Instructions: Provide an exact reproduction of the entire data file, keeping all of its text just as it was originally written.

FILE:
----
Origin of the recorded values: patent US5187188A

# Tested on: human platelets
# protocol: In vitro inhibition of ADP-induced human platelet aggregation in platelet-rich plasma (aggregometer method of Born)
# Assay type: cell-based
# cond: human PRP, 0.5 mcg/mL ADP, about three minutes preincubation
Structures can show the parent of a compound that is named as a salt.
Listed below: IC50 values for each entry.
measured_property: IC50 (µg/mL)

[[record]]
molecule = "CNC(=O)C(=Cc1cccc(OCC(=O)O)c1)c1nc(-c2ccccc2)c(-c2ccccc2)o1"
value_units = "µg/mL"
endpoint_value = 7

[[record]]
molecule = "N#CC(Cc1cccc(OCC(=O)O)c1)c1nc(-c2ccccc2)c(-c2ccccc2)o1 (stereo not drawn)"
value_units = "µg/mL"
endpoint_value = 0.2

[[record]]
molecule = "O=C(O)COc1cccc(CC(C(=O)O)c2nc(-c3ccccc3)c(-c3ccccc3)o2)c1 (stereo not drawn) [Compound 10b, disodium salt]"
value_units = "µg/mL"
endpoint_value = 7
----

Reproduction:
Origin of the recorded values: patent US5187188A

# Tested on: human platelets
# protocol: In vitro inhibition of ADP-induced human platelet aggregation in platelet-rich plasma (aggregometer method of Born)
# Assay type: cell-based
# cond: human PRP, 0.5 mcg/mL ADP, about three minutes preincubation
Structures can show the parent of a compound that is named as a salt.
Listed below: IC50 values for each entry.
measured_property: IC50 (µg/mL)

[[record]]
molecule = "CNC(=O)C(=Cc1cccc(OCC(=O)O)c1)c1nc(-c2ccccc2)c(-c2ccccc2)o1"
value_units = "µg/mL"
endpoint_value = 7

[[record]]
molecule = "N#CC(Cc1cccc(OCC(=O)O)c1)c1nc(-c2ccccc2)c(-c2ccccc2)o1 (stereo not drawn)"
value_units = "µg/mL"
endpoint_value = 0.2

[[record]]
molecule = "O=C(O)COc1cccc(CC(C(=O)O)c2nc(-c3ccccc3)c(-c3ccccc3)o2)c1 (stereo not drawn) [Compound 10b, disodium salt]"
value_units = "µg/mL"
endpoint_value = 7